Plastids (chloroplasts, amyloplasts, chromoplasts etc) in plants perform a wide range of important metabolic processes, such as photosynthesis. The plastid genome of higher plants is relatively small, 120-kb to 215-kb in size, and can be present in thousands of copies per cell. Engineering the plastid genome, instead of the nuclear genome, is advantageous because plastid transformation offers higher protein yields and a natural tool to prevent transgene flow via pollen.
Arabidopsis thaliana is the most advanced model plant species. However, most plastid transformation experiments are performed in Nicotiana tabacum. The main focus of my lab is to develop efficient, reproducible protocols to yield fertile plants after chloroplast transformation in Arabidopsis thaliana and the related crop plant Brassica napus.Research developed here will lead to the development of routine plastid engineering protocols for Arabidopsis and related crop species.
Another major objective of my lab is to train women and minorities in STEM fields to help develop a diverse, globally competitive work force. Students are recruited from the Collegiate Science and Technology Entry Program (CSTEP) or Research Aligned Mentorship (RAM) programs. Select students also had the opportunity to spend one summer at Rutgers University in the lab of Dr. Pal Maliga to continue their projects.
Dr. Lutz is the Principal Investigator on the NSF S-STEM grant supporting students in Bioscience and Applied Mathematics by providing $5,000 fellowships per year for disadvantaged, high achieving undergraduates at Farmingdale State College.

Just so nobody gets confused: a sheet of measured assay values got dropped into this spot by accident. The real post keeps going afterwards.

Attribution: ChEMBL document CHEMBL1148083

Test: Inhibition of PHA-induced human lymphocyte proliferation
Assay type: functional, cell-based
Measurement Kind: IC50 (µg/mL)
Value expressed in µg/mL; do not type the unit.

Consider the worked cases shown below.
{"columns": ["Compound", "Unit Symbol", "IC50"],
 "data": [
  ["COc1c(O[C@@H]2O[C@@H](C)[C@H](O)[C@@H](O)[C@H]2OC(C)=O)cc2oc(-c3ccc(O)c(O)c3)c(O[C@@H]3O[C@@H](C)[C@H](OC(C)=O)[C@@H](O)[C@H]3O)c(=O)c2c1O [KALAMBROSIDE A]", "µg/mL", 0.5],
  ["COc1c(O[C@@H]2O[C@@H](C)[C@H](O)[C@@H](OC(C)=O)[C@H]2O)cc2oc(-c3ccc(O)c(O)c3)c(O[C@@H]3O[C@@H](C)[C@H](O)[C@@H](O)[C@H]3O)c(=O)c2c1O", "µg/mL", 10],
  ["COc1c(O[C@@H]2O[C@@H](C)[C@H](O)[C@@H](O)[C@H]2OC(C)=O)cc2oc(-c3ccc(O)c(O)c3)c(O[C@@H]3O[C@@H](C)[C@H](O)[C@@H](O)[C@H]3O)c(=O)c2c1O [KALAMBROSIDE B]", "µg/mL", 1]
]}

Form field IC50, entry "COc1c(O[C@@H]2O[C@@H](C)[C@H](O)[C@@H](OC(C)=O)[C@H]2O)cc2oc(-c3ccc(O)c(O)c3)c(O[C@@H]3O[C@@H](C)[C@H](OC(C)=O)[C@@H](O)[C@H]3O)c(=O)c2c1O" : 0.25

- Award 2037155 for "EAGER: Re-engineering Agrobacterium for T-DNA delivery to chloroplasts"
- Award 1930132 for “Supporting Students in Bioscience and Applied Mathematics”
- Award 1716102 for "Plastid transformation in Arabidopsis thaliana"
Relevant Publications – View a complete list of publications
- Maliga, P, Tungsuchat Huang, T, and Lutz, K. Plastid Transformation in Nicotiana tabacum and Nicotiana sylvestris by Biolistic DNA Delivery to Leaves in P. Maliga (Ed.), Chloroplast Biotechnology: Methods and Protocols (Revised Edition): Humana Press.
- Yu, Q, LaManna, L, Kelly, M, Lutz, K and Maliga, P. (2019) New Tools for Engineering the Arabidopsis Plastid Genome. Plant Physiol. 181:394-398.
- Yu, Q, Lutz KA, Maliga P. (2017) Efficient Plastid Transformation in Arabidopsis. Plant Physiol. 175:186-193.
- Lutz KA, Martin C, *Khairzada S, Maliga P. (2015) Steroid-inducible BABY BOOM system for development of fertile Arabidopsis thaliana plants after prolonged tissue culture. Plant Cell Rep. 34:1849-1856. *undergraduate intern
- Lutz KA, Azhagiri AK, Maliga P. (2011) Transplastomics in Arabidopsis: progress towards developing an efficient method. Methods Mol. Biol. 774:133-147.
Current Undergraduate Student Interns:
- Ana Candia
- Sara Husain
Former Undergraduate Student Interns:
- Liya Simon
- Kelly Enriquez
- Sydney Matias
- Sophia Gomes
- Gina Picataggio
- Maritza Galeas
- Judith Romero
- Amy Hoose
- Leneshia Douglas
- Adriana Torres
- Julio Macias
- Natasha Tsay
- Kamai Silber
- Elizabeth Calvente
- Joseph Stabile
- Maryana Shcherban
- Synthia Gratia
- Zachary Taylor
- Jessica Ambrose
- Ahsan Muhammad
- Yulia Llanto
- Sahar Khairzada
- Dino Robinson
- Aquino Williams
- Gursagar Singh
- Joseph Saccente
Former High School Student Interns:
- Sarah Schneider
- Peter Martorana
- Erin Lutz